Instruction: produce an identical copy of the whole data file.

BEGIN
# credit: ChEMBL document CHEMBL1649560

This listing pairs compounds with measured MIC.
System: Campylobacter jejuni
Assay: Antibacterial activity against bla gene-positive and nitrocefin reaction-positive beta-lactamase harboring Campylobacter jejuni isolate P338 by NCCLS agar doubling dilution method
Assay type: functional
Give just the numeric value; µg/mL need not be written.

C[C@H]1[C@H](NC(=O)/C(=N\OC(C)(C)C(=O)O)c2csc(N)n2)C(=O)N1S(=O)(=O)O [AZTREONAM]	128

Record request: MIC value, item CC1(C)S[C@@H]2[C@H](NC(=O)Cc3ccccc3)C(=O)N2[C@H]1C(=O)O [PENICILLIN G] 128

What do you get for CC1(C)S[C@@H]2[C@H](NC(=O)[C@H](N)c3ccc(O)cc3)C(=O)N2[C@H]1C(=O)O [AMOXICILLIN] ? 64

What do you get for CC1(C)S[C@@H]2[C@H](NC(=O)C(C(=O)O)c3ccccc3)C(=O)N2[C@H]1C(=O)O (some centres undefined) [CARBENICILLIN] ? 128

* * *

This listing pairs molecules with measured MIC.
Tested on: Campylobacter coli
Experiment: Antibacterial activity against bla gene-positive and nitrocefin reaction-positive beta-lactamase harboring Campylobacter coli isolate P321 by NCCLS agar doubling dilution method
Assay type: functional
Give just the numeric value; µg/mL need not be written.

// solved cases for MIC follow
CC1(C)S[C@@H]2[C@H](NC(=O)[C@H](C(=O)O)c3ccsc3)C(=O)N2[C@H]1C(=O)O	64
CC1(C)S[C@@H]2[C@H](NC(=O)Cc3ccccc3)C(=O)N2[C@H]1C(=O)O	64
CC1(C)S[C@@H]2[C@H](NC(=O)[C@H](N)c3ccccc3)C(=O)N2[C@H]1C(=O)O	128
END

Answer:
# credit: ChEMBL document CHEMBL1649560

This listing pairs compounds with measured MIC.
System: Campylobacter jejuni
Assay: Antibacterial activity against bla gene-positive and nitrocefin reaction-positive beta-lactamase harboring Campylobacter jejuni isolate P338 by NCCLS agar doubling dilution method
Assay type: functional
Give just the numeric value; µg/mL need not be written.

C[C@H]1[C@H](NC(=O)/C(=N\OC(C)(C)C(=O)O)c2csc(N)n2)C(=O)N1S(=O)(=O)O [AZTREONAM]	128

Record request: MIC value, item CC1(C)S[C@@H]2[C@H](NC(=O)Cc3ccccc3)C(=O)N2[C@H]1C(=O)O [PENICILLIN G] 128

What do you get for CC1(C)S[C@@H]2[C@H](NC(=O)[C@H](N)c3ccc(O)cc3)C(=O)N2[C@H]1C(=O)O [AMOXICILLIN] ? 64

What do you get for CC1(C)S[C@@H]2[C@H](NC(=O)C(C(=O)O)c3ccccc3)C(=O)N2[C@H]1C(=O)O (some centres undefined) [CARBENICILLIN] ? 128

* * *

This listing pairs molecules with measured MIC.
Tested on: Campylobacter coli
Experiment: Antibacterial activity against bla gene-positive and nitrocefin reaction-positive beta-lactamase harboring Campylobacter coli isolate P321 by NCCLS agar doubling dilution method
Assay type: functional
Give just the numeric value; µg/mL need not be written.

// solved cases for MIC follow
CC1(C)S[C@@H]2[C@H](NC(=O)[C@H](C(=O)O)c3ccsc3)C(=O)N2[C@H]1C(=O)O	64
CC1(C)S[C@@H]2[C@H](NC(=O)Cc3ccccc3)C(=O)N2[C@H]1C(=O)O	64
CC1(C)S[C@@H]2[C@H](NC(=O)[C@H](N)c3ccccc3)C(=O)N2[C@H]1C(=O)O	128